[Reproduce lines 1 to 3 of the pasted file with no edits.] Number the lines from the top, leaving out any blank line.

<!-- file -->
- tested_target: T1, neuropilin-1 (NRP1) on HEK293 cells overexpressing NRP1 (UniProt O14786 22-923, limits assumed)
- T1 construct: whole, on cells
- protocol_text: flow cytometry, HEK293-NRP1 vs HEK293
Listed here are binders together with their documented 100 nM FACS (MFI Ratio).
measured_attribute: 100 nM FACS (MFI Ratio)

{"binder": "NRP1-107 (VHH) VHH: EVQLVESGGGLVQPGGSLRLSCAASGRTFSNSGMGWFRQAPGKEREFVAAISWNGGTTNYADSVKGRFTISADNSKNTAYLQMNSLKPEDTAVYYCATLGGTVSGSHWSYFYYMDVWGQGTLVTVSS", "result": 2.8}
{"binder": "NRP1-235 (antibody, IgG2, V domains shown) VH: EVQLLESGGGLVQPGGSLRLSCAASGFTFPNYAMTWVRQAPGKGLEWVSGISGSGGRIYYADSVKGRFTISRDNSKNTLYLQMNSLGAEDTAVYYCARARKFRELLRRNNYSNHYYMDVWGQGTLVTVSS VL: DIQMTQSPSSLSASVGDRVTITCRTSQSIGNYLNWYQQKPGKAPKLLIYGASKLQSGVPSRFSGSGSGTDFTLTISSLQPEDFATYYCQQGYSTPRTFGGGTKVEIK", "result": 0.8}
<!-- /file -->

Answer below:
- tested_target: T1, neuropilin-1 (NRP1) on HEK293 cells overexpressing NRP1 (UniProt O14786 22-923, limits assumed)
- T1 construct: whole, on cells
- protocol_text: flow cytometry, HEK293-NRP1 vs HEK293